Heckling (or "hackling") is the last of three steps in dressing flax, or preparing the fibers to be spun. It splits and straightens the flax fibers, as well as removing the fibrous core and impurities. Heckling is done with heckling combs by pulling the flax through the combs. This parts the locked fibers and makes them straight, clean, and ready to spin. After heckling, the flax is ready to spin. After spinning, the flax is then suitable for weaving into linen.
Process of heckling
Dressing is the broad term referring to removing the fibers from the straw and cleaning it enough to be spun. Dressing consists of three steps: breaking, scutching, and heckling. The breaking breaks up the straw, then some of the straw is scraped from the fibers in the scutching process, then the fiber is pulled through various sized heckling combs, or hackles. Different sized heckling combs are used, progressing from coarser combs with only a few prongs or nails per inch, to finer combs. Generally around three heckling combs are used; however, many more can be used. The finer the final heckling comb, the finer the yarn spun from that flax can be. An example of a progression of five combs is first using a heckling comb with 4 nails per square inch, then one with 12 per inch, then 25, next 48, and finally 80 nails per inch. The first three remove the straw, and the last two split and polish the fibers.
The shorter fibers that remain in the heckling comb after the flax has been combed are called tow. If the heckle is fine enough, the tow can be carded like wool and spun, otherwise it can be spun like the other flax fibers. Tow produces a coarser yarn than the fibers pulled through the heckles because it will still have some straw in it. While this yarn is not suitable for fine linens, it can be used for bagging, rough sheets, cords or ropes.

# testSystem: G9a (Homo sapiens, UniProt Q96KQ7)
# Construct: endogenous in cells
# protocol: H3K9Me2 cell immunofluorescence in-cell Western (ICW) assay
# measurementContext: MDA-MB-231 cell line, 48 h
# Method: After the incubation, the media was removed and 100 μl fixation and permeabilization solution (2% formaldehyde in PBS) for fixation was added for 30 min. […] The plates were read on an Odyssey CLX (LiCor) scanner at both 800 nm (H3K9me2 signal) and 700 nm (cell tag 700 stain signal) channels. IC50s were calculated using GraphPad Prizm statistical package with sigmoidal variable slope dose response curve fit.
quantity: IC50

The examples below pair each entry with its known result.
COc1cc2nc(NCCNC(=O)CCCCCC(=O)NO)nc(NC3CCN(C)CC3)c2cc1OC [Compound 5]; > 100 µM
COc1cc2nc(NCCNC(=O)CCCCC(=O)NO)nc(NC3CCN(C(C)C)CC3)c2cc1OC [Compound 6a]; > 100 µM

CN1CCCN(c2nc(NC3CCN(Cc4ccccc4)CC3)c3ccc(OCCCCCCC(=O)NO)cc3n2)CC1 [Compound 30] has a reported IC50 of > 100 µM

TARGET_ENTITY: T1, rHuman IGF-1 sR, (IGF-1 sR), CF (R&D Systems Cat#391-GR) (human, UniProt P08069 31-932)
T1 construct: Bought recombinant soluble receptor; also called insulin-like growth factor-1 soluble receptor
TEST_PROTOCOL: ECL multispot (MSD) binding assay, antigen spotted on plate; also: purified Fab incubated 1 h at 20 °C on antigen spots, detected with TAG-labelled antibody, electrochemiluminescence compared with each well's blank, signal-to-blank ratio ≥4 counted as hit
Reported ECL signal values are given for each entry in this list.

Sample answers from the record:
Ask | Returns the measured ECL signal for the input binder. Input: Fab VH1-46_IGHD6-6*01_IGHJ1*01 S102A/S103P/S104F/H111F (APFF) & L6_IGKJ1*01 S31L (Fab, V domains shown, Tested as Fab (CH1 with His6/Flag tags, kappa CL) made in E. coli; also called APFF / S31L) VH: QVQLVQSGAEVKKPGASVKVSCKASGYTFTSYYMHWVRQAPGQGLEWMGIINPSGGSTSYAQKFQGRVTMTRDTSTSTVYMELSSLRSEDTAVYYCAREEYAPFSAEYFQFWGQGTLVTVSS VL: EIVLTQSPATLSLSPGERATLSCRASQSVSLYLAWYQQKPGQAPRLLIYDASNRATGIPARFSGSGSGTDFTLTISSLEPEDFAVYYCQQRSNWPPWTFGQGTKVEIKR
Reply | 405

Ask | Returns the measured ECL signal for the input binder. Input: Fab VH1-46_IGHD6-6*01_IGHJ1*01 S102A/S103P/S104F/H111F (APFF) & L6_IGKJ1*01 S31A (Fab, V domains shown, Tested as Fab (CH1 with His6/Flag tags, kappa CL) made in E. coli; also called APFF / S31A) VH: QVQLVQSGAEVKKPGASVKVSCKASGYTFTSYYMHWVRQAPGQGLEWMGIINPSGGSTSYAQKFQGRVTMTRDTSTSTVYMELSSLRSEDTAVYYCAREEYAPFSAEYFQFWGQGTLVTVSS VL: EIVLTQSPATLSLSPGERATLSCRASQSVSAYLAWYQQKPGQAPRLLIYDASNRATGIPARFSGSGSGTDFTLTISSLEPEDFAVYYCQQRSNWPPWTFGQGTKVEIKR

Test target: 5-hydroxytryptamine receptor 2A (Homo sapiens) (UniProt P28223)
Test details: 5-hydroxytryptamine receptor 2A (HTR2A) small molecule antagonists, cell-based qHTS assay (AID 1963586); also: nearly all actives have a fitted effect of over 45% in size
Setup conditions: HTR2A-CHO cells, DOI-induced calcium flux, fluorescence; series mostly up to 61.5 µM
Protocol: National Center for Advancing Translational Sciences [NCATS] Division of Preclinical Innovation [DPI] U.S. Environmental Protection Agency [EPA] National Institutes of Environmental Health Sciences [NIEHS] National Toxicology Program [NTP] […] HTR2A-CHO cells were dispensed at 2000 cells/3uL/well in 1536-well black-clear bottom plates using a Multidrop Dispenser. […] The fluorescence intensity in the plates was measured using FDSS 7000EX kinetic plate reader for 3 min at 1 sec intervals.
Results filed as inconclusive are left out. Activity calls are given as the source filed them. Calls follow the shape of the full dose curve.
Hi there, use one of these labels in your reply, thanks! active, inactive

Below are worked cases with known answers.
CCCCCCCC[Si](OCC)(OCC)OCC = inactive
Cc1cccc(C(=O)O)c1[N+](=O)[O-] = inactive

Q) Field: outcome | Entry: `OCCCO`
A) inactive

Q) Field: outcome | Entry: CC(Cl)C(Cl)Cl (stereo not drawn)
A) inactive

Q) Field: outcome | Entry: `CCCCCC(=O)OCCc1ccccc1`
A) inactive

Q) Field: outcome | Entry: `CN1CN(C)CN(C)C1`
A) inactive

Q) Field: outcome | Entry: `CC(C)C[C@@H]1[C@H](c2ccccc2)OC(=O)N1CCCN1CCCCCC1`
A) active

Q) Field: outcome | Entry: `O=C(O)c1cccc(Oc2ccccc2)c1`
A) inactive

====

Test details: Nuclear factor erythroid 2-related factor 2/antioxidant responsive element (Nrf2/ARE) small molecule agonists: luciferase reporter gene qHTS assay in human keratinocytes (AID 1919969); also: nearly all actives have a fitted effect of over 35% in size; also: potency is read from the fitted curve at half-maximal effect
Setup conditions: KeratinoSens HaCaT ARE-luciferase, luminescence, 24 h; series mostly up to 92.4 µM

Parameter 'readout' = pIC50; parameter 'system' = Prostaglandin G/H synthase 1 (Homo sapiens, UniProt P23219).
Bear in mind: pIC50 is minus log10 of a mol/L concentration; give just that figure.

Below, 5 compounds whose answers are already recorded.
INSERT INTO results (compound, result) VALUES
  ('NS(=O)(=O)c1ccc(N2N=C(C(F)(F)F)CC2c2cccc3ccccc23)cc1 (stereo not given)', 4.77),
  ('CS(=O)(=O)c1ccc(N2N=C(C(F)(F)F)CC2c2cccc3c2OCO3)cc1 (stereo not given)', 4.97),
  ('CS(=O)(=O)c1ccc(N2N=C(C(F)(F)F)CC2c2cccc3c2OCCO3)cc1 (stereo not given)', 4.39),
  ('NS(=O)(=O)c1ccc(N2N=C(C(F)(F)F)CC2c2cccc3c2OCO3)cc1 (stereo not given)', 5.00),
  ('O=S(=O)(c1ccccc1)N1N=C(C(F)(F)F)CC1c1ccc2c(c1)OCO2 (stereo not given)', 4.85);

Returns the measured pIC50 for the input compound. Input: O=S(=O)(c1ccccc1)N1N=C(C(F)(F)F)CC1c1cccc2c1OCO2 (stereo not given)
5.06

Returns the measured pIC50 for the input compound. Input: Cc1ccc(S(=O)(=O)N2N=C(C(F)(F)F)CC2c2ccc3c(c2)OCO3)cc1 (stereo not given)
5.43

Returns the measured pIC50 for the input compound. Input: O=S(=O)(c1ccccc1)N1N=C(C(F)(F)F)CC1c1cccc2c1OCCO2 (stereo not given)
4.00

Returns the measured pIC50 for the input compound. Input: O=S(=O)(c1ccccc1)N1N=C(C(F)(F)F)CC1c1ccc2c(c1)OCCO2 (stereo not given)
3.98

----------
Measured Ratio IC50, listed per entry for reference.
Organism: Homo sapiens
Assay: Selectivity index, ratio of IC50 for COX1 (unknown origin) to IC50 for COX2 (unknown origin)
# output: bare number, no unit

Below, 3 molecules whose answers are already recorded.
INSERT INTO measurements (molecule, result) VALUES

Heckling was originally done by hand, but began in the nineteenth century to be undertaken mechanically, with rollers drawing the slivers of flax through the hackles. The machine used for this is called a gill. At first this was similar in form to traditional hackles, but later the screw-gill was invented. Key innovators in developing this technology were Philippe de Girard, Samuel Lawson (inventor of the screw-gill), and Peter Fairbairn.
The noun "heckle" is thought to be derived from Old English, with Middle English forms hechele, hetchell (c1300), hekele (c1440), hakell (1485), and later hatchel. The terms "heckle," "hackle" and "hackel" are used interchangeably at present.
In popular culture
Prior to the industry becoming mechanised and moving to East Ulster, hackling was a rural based cottage industry with Cootehill in Ireland as Ulster's largest market. The Hackler from Grouse Hall is an Irish song written in the late 1880s by a local man, Peter Smith, from Stravicnabo, Lavey. It has been sung by Christy Moore, Planxty and Damien Dempsey. In the 1990s a product known as The Hackler, an Irish poitin, was developed by Cooley Distillery. So popular was this song that the promotional literature originally referred incorrectly to a hackler as a maker of poitin. This error was subsequently corrected.
- "Heckle." The Oxford English Dictionary. 2nd ed. 1989.
- Hood, Adrienne D. (July 2003). The Weaver's Craft: Cloth, Commerce, and Industry in Early Pennsylvania. University of Pennsylvania Press. ISBN 0-8122-3735-8. Extract.
- oxforddictionaries.com definition of "hackle"
- "gill, n.8." OED Online. Oxford University Press, September 2016. Web. 26 September 2016.
- Encyclopædia Britannica, 7th edn (1842), s.v. spinning.
- E. J. Connell and M. Ward, 'Industrial Development, 1780-1914', in A History of Modern Leeds, ed. by Derek Fraser (Manchester: Manchester University Press, 1980), pp. 142-76 (at 157).